Trading-wise, when you give the card to a friend, he gets the virtual item as well, so you are trading actually and virtually. You can buy packs of cards, or you can buy virtual cards in the game.
The team at NukoToys was thinking the target age range for this would be something like 9-13. I looked at this game and immediately thought “Oh my god, I’m about to spend a crapton of money on trading cards so I can play this.”
What I was utterly floored by was that Doug and Rodger (co-founders of NukoToys with some unbelievable experience) wanted to offer Monsterology, the game, for free. They want everyone to have the app on their iPad, obviously, and that will make the trading cards or in-game purchases the only cost. And they include a number of virtual cards with the app itself, so no one would ever need to spend money at all in order to play the game. The hope, of course, is that people will want to keep upgrading and collecting and trading, but I urged them both repeatedly to charge for the game itself. $0.99? Would you spent that much on a game with this much content and design behind it? I would. I’ve spent way more money on games that weren’t half as good (old-time PC gamer here, folks).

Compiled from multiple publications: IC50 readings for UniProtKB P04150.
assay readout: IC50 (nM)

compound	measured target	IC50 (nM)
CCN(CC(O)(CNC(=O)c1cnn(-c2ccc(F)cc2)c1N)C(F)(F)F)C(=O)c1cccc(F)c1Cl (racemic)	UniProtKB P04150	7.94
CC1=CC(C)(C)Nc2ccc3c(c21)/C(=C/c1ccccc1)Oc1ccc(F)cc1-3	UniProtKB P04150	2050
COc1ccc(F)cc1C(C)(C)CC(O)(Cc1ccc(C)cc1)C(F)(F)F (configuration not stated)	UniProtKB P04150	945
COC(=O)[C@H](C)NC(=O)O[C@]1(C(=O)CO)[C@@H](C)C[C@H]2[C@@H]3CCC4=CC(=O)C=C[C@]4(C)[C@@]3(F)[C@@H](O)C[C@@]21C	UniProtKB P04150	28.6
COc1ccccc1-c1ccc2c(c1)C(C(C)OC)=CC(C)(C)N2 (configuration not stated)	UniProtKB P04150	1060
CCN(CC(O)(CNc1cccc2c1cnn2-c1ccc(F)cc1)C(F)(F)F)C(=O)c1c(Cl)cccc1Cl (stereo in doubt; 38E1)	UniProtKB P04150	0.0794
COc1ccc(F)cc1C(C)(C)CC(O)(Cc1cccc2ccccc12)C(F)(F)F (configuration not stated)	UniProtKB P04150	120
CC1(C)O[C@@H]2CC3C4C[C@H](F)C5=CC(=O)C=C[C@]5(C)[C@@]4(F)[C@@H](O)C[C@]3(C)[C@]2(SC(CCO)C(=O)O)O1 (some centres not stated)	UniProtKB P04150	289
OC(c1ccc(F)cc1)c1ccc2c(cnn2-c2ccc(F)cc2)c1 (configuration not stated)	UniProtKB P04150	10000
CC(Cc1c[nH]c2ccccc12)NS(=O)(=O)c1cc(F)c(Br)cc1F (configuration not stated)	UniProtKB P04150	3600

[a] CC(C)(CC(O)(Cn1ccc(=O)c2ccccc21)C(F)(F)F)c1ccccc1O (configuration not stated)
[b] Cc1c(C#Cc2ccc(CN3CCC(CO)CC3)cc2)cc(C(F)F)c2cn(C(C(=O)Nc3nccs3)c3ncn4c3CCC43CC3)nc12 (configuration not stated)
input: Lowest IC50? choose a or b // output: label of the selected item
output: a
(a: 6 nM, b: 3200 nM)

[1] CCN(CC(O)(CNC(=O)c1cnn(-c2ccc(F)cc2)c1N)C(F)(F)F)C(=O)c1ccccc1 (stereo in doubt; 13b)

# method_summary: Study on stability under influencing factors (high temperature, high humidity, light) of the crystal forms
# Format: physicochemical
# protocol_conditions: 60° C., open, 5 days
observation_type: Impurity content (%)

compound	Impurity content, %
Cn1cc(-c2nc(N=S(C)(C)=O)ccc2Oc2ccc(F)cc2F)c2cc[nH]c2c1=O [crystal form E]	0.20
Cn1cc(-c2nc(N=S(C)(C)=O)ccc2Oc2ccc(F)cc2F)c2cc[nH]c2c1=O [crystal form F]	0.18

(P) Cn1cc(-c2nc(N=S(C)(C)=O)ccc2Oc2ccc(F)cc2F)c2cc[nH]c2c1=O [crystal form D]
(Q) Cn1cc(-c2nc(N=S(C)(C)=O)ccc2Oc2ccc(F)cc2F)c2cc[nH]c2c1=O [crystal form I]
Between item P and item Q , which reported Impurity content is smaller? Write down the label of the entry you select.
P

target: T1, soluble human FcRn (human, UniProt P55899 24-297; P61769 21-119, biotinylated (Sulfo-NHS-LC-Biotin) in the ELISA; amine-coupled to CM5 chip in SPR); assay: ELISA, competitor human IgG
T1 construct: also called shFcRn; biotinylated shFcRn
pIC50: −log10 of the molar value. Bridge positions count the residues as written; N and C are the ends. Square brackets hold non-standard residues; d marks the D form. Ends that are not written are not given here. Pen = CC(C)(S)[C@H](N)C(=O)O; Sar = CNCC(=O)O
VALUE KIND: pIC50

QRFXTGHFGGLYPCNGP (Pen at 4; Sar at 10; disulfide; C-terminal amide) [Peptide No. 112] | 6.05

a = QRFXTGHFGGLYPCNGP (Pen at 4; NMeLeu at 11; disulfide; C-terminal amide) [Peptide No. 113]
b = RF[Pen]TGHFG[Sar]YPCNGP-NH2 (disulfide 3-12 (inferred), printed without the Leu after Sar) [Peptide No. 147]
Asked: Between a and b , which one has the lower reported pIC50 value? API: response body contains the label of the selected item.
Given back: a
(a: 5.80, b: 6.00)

And I haven’t even mentioned the app they’ve developed for Animal Planet called “Wildlands”. It was this one, even more than the Monsterology game, that I thought I could see myself incorporating not just into my life, but my kids’ lives, even as young as they are (6 and 4). It was stunning, even in the bare-bones alpha version we caught a glimpse of. It’s even better now in its release.
You guide different animals (lions, warthogs, birds, hyenas…) through different terrain, learning about them, hunting with them, chasing other animals around, racing, even controlling the weather (if you get special weather cards). You can watch videos and read about the different animals or phenomena, all inspired by Animal Planet. You unlock different achievements in the Gamecenter by finishing different quests, and you unlock different types of terrain by acquiring new cards. The movement is not just touch-based, but also positioning-based: holding the device in a certain way will cause the animal to move differently (running, walking, standing still, turning). This is the game my young kids liked the best. It doesn’t hurt that you can “pet” the animals.
As you ponder all of this, of course you must remind yourself to take my words with a grain of “he has a material connection to NukoToys” grain of salt, because I totally do. I would not have spent all day doing consulting work with a bunch of other bloggers for free, no matter who was leading the discussion (*cough* Karen Gruenberg, the former head of all-things Sesame Street *cough*). But the day was amazing, the people were amazing, the apps were amazing…it made me think I’m in the wrong line of work and the right line of work all at the same time. The wrong one, since I don’t get to participate in that level of discussion every day; the right one, since I got to participate in it at all.